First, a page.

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Porsche will give 2020 Taycan owners a bunch of updates for free

But you'll have to bring your EV to the dealer if you want the upgrade.

2020 Porsche Taycan 4S
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2020 Porsche Taycan 4S

This software update makes the Porsche Taycan even better.

Porsche

The received a number of enhancements for the 2021 model year, including infotainment tweaks, smarter charging logic and access to in-car subscription services. Does that mean you're SOL if you bought a 2020 Taycan? Goodness, no. announced Tuesday that it's giving 2020 Taycan owners the option to update their EVs for free.

On the infotainment front, this software update includes wireless Apple CarPlay (but still no Android Auto ) and you can also link your Apple ID to the car in order to download things like podcasts and music lyrics. The update also allows the ambient lighting to change its color based on the music, if that's a thing you're into. More importantly, the new software enhances the Taycan's embedded navigation system, adding better traffic data and a simplified structure for searching for EV charging stations, including the integration of the all-in-one Porsche Charging Service that lets you pay right from the car.

2020 Porsche Taycan 4S is a heck of a value

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Speaking of charging, the software update will allow drivers to reduce the maximum charging speed from 270 kilowatts to 200 kW, which can preserve battery life and performance. This might seem like an odd choice to make when the batteries are designed to routinely handle 270-kW charges, but Porsche said some customers are asking for this feature.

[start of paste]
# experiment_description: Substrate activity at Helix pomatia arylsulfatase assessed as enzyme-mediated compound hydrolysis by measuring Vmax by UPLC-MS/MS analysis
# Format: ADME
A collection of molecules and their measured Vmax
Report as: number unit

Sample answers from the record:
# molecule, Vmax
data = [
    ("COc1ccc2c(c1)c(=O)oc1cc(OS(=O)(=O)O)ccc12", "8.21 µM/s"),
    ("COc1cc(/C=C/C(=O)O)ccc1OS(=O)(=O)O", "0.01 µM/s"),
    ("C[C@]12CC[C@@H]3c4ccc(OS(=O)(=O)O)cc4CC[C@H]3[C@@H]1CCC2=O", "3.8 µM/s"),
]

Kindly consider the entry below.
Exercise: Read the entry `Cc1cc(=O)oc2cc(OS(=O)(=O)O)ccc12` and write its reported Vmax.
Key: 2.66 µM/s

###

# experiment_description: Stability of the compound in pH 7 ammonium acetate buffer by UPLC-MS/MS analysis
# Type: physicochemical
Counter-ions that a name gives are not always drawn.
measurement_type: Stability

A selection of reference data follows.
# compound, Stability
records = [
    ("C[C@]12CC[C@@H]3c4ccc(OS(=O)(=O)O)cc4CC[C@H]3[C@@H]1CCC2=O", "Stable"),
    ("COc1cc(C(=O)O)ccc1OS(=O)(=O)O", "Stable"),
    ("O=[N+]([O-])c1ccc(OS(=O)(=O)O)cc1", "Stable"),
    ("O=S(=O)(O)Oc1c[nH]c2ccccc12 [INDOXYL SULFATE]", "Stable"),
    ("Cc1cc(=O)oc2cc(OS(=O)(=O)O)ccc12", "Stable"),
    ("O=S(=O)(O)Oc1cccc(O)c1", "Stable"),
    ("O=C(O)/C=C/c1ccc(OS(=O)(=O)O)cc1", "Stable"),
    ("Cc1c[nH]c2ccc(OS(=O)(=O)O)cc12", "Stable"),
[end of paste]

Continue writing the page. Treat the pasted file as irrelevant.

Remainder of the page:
"The charging process might take 5 to 10 minutes longer, but it gives some battery saving for customers who [want to take care of] the battery," Robert Meier, Taycan vehicle line director, told members of the media during a press conference on Monday. Additionally, Meier said the updated software can "even more precisely optimize the temperature of the battery" when the vehicle is plugged into a charger. This helps with overall battery health and allows it to charge faster.

A key functional improvement in this update is the addition of Porsche's Smartlift feature. Taycans fitted with the air suspension can raise the front end while approaching a speed bump or steep driveway, and the Smartlift tech allows you to store the location through the car's GPS system. If you have a tricky driveway, the Taycan can automatically activate the nose lift as you approach.

The software update also unlocks Porsche's new Functions on Demand feature -- a sort of in-car subscription service that gives buyers the option to add specific vehicle features for limited amounts of time. These include niceties like lane-keeping assist, Porsche's InnoDrive highway driving assistant and more.

Testing the 2020 Porsche Taycan Turbo's range

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As for the Taycan's on-road performance, this update "includes recalibrated software for control units responsible for powertrain and suspension control," Porsche said in a statement, though most buyers won't really notice a difference. Specifically, Meier said the software has "some fine-tuning in the communication between the power electronics and the battery management, and therefore we are able to improve the 0-to-200 [kilometers per hour] time in the Taycan Turbo S from 9.8 seconds ... to 9.6 seconds." It seems unlikely that this 0.2-second improvement in the 0-to-124-mph sprint will make a difference in the real world, but hey, speed is speed.